"We have multiple generations of animals that were genetically edited and produced viable offspring," and a lot of research on unintended effects on other genes, Deem said. Deem also said he was present in China when some study participants gave their consent to try embryo gene editing.
Rice said it had no knowledge of Deem's involvement and is now investigating.
So far most of the attention has focused on regulatory gaps in China.
But that's not the whole story, said Rosario Isasi, an expert on genomics law in the U.S. and China at the University of Miami.
"Let's focus on how it happened and why it happened, and the way it happened," said Isasi. "How can we establish a system that has better transparency?"
There's no international governing body to enforce bioethics rules, but scientific bodies and universities can use other tools.
"If someone breaks those rules, scientists can ostracize, journals can refuse to publish, employers can refuse to employ, funders can refuse to fund," said Hank Greely, a professor of law and genetics at Stanford.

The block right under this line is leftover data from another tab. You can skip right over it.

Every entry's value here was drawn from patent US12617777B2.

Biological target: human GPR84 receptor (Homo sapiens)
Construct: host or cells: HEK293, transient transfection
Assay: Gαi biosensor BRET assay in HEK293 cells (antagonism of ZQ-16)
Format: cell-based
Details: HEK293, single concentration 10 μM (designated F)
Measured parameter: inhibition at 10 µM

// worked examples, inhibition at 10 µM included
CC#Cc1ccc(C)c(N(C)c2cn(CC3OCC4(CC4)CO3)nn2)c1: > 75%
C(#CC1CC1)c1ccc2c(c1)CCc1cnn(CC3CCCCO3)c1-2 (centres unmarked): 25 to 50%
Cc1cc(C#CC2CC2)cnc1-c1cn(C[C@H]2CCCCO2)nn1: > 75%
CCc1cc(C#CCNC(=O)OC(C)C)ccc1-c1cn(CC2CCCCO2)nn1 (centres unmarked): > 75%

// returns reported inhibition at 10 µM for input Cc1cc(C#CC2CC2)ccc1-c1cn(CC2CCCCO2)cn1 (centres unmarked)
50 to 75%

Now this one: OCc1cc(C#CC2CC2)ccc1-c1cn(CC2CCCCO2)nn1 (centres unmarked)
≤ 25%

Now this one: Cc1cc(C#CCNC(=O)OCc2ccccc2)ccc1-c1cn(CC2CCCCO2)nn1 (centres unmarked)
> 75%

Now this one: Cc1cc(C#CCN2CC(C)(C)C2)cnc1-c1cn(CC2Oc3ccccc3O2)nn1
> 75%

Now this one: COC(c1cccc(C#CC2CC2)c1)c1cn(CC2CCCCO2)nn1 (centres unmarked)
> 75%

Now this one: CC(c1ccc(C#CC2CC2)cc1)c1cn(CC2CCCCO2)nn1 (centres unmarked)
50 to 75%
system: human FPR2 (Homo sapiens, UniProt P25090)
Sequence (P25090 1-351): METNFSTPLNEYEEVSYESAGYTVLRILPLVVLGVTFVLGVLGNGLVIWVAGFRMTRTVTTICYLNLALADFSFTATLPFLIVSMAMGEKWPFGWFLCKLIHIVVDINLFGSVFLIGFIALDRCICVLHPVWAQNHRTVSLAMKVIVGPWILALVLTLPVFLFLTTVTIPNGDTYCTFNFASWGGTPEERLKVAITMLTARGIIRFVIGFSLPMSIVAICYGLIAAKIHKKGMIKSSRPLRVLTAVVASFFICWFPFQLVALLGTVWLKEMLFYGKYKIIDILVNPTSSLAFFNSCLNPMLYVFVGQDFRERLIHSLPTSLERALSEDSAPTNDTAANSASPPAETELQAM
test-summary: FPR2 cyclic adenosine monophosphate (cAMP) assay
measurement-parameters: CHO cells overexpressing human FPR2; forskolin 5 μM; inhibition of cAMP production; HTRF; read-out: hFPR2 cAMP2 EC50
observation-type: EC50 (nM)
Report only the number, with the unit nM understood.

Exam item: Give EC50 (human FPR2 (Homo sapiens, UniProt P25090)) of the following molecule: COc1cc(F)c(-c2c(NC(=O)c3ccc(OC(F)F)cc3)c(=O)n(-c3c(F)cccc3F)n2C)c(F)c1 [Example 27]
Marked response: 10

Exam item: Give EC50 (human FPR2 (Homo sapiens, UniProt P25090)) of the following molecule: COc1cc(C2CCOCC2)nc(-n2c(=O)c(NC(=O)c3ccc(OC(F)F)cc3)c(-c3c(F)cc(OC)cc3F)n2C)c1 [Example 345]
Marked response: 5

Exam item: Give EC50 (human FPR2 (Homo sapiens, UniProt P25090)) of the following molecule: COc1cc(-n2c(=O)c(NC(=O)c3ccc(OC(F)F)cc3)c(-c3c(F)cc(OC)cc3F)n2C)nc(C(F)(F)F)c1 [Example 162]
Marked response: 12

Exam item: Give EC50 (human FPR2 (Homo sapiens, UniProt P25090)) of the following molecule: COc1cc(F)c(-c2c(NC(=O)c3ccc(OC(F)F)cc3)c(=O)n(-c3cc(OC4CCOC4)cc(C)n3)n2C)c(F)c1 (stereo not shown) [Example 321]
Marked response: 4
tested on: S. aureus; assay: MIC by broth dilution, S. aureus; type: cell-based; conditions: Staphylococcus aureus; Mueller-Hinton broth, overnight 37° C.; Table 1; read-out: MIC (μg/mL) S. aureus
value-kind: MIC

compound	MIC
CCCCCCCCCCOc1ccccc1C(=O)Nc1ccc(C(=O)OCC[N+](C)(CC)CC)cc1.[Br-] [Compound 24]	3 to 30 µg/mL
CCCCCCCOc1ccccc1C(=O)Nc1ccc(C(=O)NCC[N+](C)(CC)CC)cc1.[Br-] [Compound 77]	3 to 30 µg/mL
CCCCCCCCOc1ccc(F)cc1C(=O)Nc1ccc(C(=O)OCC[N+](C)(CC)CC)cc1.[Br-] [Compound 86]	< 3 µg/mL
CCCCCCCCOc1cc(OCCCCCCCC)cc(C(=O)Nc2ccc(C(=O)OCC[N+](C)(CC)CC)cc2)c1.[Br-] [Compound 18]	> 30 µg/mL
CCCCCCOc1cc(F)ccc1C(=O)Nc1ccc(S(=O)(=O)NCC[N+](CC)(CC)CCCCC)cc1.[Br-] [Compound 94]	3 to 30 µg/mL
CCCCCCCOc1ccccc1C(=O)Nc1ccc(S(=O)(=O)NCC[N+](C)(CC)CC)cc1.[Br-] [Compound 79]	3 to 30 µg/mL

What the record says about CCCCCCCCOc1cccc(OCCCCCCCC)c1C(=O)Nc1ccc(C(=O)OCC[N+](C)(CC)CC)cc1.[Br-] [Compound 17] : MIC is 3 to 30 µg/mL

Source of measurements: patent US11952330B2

Greely expects He's experiment will have ripple effects in academia, whether or not regulators act. "Universities are going to take a harder look at what's going on. This incident will put everyone on alert about any related research."
Of course, sometimes bad beginnings can turn into better endings.
In 1980, University of California, Los Angeles, professor Martin Cline was sanctioned for performing the first gene therapy on two women in Israel and Italy because he hadn't gotten approval to try it at UCLA.
Cline announced his work rather than publishing it in a scientific journal, and faced criticism for trying "genetic engineering" on people when its safety and effectiveness hadn't yet been established in animals. Now gene therapy is an established, although still fairly novel, treatment method.
Two years earlier, in 1978, Dr. Robert Edwards was similarly denounced when he announced through the press the world's first "test tube baby," Louise Brown. The work later earned a Nobel Prize, and IFV has helped millions to have a child.
And this year, Louise Brown — mother of two sons, conceived in the old-fashioned way — turned 40.
Larson reported from Washington, D.C.